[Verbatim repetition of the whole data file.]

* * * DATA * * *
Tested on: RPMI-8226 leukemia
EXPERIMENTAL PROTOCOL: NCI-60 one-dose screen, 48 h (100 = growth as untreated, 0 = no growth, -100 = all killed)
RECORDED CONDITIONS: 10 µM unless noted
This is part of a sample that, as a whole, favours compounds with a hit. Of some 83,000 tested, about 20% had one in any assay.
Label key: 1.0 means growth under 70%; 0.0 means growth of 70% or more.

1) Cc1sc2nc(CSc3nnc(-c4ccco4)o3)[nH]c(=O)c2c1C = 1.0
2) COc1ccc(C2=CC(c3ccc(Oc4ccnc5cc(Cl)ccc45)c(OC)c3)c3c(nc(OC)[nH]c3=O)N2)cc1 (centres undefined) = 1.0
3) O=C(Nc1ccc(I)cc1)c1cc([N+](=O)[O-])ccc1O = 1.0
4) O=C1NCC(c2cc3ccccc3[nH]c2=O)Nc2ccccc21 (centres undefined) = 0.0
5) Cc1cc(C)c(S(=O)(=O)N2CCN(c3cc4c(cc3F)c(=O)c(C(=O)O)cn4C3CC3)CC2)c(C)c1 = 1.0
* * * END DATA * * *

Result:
Tested on: RPMI-8226 leukemia
EXPERIMENTAL PROTOCOL: NCI-60 one-dose screen, 48 h (100 = growth as untreated, 0 = no growth, -100 = all killed)
RECORDED CONDITIONS: 10 µM unless noted
This is part of a sample that, as a whole, favours compounds with a hit. Of some 83,000 tested, about 20% had one in any assay.
Label key: 1.0 means growth under 70%; 0.0 means growth of 70% or more.

1) Cc1sc2nc(CSc3nnc(-c4ccco4)o3)[nH]c(=O)c2c1C = 1.0
2) COc1ccc(C2=CC(c3ccc(Oc4ccnc5cc(Cl)ccc45)c(OC)c3)c3c(nc(OC)[nH]c3=O)N2)cc1 (centres undefined) = 1.0
3) O=C(Nc1ccc(I)cc1)c1cc([N+](=O)[O-])ccc1O = 1.0
4) O=C1NCC(c2cc3ccccc3[nH]c2=O)Nc2ccccc21 (centres undefined) = 0.0
5) Cc1cc(C)c(S(=O)(=O)N2CCN(c3cc4c(cc3F)c(=O)c(C(=O)O)cn4C3CC3)CC2)c(C)c1 = 1.0